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Louisiana Man Dies Less Than a Week After Being Sentenced to 10 Years for Post-Katrina Shooting of Three Black Men

A white man who admitted to shooting three Black men in a racially-motivated attack following Hurricane Katrina died just days after being sentenced to 10 years in federal prison for his crime, the Advocate reported.

Roland Bourgeois, 56, died Feb. 19 after being found unresponsive at the Plaquemines Parish jail where he was in federal custody, officials said. Bourgeois was transported to a hospital and pronounced dead after family members had a chance to see him.

Charles Guey, chief investigator for the Plaquemines Parish Coroner’s Office, said it appears Bourgeois died of natural causes, adding there was no indication that anything else had contributed to his demise. His death remains unclassified and under investigation, however.

Lt. Chaun Domingue of the Plaquemines Parish Sheriff’s Office, which operates the jail, said the Louisiana man arrived with “extensive, serious pre-existing medical conditions,” but did not elaborate on what they were.

Bourgeois’ death brought an abrupt close to a nearly 14-year-old case, which included several delays over concerns about his physical and mental fitness to stand trial, according to the newspaper. He was in a wheelchair when U.S. District Judge Mary Ann Vial Lemmon handed him a 10-year prison sentence on Feb. 14.

After the Category 5 storm ravaged the city of New Orleans in 2005, Bourgeois admitted to firing at the three men because they were Black and had crossed into his neighborhood. He conceded that he and several other Algiers residents had formed a sort of vigilante “watch group” set on shooting any “outsiders” who crossed their path.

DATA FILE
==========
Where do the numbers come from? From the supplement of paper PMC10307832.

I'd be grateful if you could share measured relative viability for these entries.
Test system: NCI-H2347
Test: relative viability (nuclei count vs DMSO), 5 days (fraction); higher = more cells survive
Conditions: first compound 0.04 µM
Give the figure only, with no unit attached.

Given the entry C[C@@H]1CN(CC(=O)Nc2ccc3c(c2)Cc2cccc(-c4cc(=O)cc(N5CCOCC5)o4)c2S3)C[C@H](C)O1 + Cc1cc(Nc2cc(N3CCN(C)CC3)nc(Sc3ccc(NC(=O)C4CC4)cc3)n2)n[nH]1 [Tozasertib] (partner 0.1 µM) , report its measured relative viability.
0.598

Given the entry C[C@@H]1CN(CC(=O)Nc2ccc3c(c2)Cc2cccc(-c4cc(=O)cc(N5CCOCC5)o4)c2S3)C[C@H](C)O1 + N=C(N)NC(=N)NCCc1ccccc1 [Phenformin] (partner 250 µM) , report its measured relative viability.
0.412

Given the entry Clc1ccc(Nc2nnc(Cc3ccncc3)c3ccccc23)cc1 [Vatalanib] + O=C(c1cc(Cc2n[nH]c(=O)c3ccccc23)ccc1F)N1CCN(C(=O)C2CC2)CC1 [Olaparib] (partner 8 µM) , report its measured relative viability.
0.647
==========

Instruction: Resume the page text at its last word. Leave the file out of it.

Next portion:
Bourgeois and the others used fallen trees and branches to barricade the streets near their homes and performed armed patrols of the areas because the “n—–s” were “tearing up” New Orleans. The racist remark stemmed from unfounded rumors of widespread looting across the city after the powerful storm caused the levees to fail.

On Sept. 1, 2005, Bourgeois spotted three Black men who crossed one of their makeshift barriers as they made their way to a ferry landing that authorities had converted into an evacuation point. Two shotgun blasts rang out and Bourgeois fired on the group, injuring all three.

As the men fled, their attacker reportedly bragged that he “got one” and threatened to “kill that n—-r” if he’d survived the gunfire. He also assured a neighbor that “Anything coming up this street darker than a brown paper bag is getting shot,” court documents allege.

Two of the men were struck in their legs, back and arms. A third man, Donnell Herrington, suffered gunshot wounds to his neck and back.

Bourgeois, who had armed his 16-year-old son with a pistol, reportedly displayed a bloodied baseball cap that had fallen off the head of one of the victims as if it were a trophy.

“Hurricane Katrina was a tragic chapter in the history of our city,” Peter G. Strasser, the United States attorney for the Eastern District of Louisiana, said after Bourgeois’ pleaded guilty last year. “Hopefully this plea brings some measure of finality to those directly affected by this crime and to this great city that endured so much in the days following this calamity.”

The Louisiana man was sentenced to five years for each of the two counts of interference with the rights of the men he shot at and use of a firearm during the commission of a violent crime, a Justice Department spokesman said. Bourgeois was also given five years of supervised release. The Justice Department took up cases against Bourgeois and others accused of similar crimes after local authorities refused to prosecute them.

According to The Advocate, his was the last of the Katrina-era civil rights abuse cases to be resolved.

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